As you know, my son’s birthday is in July. Last year we sent out invitations to his bunkmates for a typical kindergartener’s birthday bash—pizza and ice cream cake at a moon-bounce place. One of the responses I got was from a parent who wanted to make sure I knew that we had scheduled Elishai’s birthday on Tisha B’Av, the 9th of Av, a major fast day, commemorating the destruction of the Temple in Jerusalem. While I think there was good intention in that email, there was an element of ‘gotcha!’ in it as well. What rabbi would schedule a kid’s birthday party on Tisha B’av? I replied that we did, in fact, know, and would understand if his child didn’t attend.
I was thinking of this story again this week. Tisha B’av is this Tuesday, and I’ve seen all kinds of stuff from the Reform movement about the day and how to recognize and commemorate it, which surprised me. I guess I just didn’t think that Tisha B’Av was a day that we as a movement engaged in. Personally, I won’t be commemorating it. I won’t be reciting Lamentations, as beautiful as the trope may be, and I won’t be fasting. Not because I forgot, or out of liturgical or ritual laziness. My lack of observance is on purpose, and with reason.
One reason is that I don’t support the theology behind it. That may sound like a minor matter, something very abstract, but I believe that it’s more serious than just some academic matter. You see, most people think it commemorates the destruction of the Jewish commonwealth, first by the Babylonians in the 6th century BCE, then by the Romans in the first century. In fact, it commemorates the destruction of the Temple, place of animal sacrifice and symbol of a hierarchical Judaism. I don’t mourn the Temple’s destruction. Do you want Temple sacrifice back? Do you want your relationship with God to be predicated on killing things, or to be that patronizing? I mean, barbecue is delicious, but do you find nourishment for the soul in wanting the return to such practice? Not only that, but let’s talk about those who want a return to the Temple? First, elements of the settler movement, that harass Palestinians and stymie the peace process. Then there’s the Ultra-Orthodox Jews who refuse to integrate into Israeli society, don’t even recognize it as a Jewish state, harass their own community members for joining the army, and just this past week, as they have for years, created a mob-scene to block Women of The Wall from praying at the Kotel. Do you want to be associated with those folks, who are interested in an undemocratic Israel and an unegalitarian Judaism? Me neither.
As I said, there are those, including Reform Jews, who want to validate the practice for a liberal audience. Some want to see it as a metaphor for the problems that plague Israel or Jews in North America. Others see it as a kind of performance art: One rabbi recently wrote: “For centuries, we have re-enacted the experience of witnessing this destruction in order to maintain a visceral connection to the physical place itself.” And truth be told, I have seen the 9th of Av celebrated at Camp in a very unconventional fashion that worked as a powerful teaching tool for those kids about loss, connection, and community. But I will tell you that even in that moment there was some ambivalence as to whether we should acknowledge the day at all. We certainly didn’t have the kids fast.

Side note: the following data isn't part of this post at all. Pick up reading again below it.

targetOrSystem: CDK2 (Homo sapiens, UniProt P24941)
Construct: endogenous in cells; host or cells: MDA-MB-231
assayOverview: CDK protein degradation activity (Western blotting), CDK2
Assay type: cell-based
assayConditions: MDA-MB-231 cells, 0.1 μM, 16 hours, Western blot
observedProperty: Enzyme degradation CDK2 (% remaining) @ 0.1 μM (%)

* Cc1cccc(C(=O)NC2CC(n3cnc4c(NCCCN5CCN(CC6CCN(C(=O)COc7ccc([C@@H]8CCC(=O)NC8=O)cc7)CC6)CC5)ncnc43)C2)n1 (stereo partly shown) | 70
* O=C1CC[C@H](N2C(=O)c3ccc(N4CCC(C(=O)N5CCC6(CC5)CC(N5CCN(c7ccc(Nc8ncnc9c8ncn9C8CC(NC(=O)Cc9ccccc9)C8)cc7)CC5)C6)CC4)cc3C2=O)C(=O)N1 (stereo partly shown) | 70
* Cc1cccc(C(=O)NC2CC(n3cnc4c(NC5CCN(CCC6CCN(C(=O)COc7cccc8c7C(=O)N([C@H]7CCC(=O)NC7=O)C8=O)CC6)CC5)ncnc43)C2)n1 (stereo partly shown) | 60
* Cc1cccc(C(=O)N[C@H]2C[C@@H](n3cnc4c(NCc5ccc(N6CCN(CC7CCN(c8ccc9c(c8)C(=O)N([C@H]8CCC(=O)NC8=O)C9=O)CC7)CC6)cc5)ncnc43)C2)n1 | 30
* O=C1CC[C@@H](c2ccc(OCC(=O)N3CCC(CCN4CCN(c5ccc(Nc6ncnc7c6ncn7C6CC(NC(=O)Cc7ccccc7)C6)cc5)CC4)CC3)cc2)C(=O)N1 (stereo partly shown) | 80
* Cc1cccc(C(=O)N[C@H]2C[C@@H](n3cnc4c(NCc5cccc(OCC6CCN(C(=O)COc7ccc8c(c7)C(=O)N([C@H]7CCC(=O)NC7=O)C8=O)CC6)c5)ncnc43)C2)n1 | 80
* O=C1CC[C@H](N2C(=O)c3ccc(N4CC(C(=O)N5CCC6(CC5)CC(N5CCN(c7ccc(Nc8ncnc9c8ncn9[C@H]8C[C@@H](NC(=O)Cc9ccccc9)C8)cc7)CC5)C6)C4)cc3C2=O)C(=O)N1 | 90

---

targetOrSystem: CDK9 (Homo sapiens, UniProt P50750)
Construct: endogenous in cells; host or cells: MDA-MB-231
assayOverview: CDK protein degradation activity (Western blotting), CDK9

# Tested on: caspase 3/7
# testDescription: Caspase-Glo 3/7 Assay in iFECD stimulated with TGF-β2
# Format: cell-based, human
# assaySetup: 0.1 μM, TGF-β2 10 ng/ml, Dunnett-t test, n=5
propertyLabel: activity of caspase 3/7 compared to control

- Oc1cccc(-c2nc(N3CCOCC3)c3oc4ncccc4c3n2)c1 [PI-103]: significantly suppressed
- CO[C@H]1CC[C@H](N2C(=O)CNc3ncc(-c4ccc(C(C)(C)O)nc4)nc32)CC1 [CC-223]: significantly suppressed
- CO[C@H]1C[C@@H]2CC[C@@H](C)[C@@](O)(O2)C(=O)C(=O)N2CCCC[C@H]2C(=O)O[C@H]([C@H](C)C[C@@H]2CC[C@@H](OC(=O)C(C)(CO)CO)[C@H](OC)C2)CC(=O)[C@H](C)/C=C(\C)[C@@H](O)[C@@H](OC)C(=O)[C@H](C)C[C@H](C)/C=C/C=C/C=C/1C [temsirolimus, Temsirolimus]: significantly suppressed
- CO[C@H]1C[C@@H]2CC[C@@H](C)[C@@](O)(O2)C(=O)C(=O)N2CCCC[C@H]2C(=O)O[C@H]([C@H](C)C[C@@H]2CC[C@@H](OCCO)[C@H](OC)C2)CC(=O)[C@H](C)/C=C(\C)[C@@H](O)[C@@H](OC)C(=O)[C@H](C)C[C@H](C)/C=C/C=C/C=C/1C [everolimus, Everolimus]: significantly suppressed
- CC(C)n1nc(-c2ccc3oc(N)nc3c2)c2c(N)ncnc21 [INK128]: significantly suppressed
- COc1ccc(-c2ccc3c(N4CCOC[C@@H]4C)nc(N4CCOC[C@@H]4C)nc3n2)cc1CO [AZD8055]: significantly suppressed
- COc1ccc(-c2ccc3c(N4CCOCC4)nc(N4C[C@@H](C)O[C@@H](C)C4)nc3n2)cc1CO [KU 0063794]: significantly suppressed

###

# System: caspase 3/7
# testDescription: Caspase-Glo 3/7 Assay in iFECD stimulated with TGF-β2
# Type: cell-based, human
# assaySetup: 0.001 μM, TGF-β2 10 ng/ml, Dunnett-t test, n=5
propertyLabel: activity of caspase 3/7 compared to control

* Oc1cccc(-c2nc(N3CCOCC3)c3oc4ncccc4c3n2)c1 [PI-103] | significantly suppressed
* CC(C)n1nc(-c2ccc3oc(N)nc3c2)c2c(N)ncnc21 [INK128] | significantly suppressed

So in a progressive setting, if the 9th of Av is a metaphor, what would that metaphor mean? Agonizing over Jewish independence? We have a sovereign state of Israel, who without a doubt has it’s threats—external and internal—but is also strong, sophisticated, modern, and progressive. No, it’s not Sweden on the Mediterranean, but it’s also doing pretty well for itself. Do we need pain to connect to a thriving Jewish State? Do we need to reenact destruction to work against an imagined end of Judaism as we know it? Do we need more liturgical or ritual opportunities to shry gavult over how we’re doing, or our co-religionists are doing elsewhere? Or is this another opportunity for us to do what we’re already good at doing, in the words of Al Vorspan, “Start Worrying: Details to Follow”?
Again, this isn’t to say that there aren’t challenges; I’m not so Pollyanna to think that we aren’t at a crossroads as a people. However, the challenges require thoughtful action, not nostalgia for a past none of us want. And within those challenges are opportunities to create meaningful Jewish community and engaging Jewish experiences. And I think we as a people are simply very good at—and well-practiced in—freaking out. Part of Lamentations read: ““Panic and pitfall are our lot Death and destruction. My eyes shed streams or water Over the ruin of my poor people.” We’re good at panic and pitfall; the challenges before us call us to be attentive, optimistic, and inclusive, and if we don’t get better at that, then we really will have a reason to cry. But ours is a theology of empowerment, of autonomy, of active engagement in the world and with each other. How does Tisha B’av fit into that, except in a way that is trivial or superficial?
Theology matters, metaphors matter, and rituals matter. But some theologies, rituals and metaphors can’t be redeemed. I want to rejoice in a sovereign state of Israel old enough to be a grandparent, and tackle the challenges of egalitarianism, peace and security head-on. I want to recognize that there is, as Kohelet writes, a time to mourn, and a time to rejoice, and not over-emphasize the former over the latter. And I want to recognize that some rituals served their purpose, and now should fall away. The rabbis teach us that, before the fall of the Temple, the 9th of Av was the happiest of days. Perhaps it’s time to return to that, and, to quote Rabbi Danny Syme, rejoice in a Judaism that continues to flourish and thrive. Amen.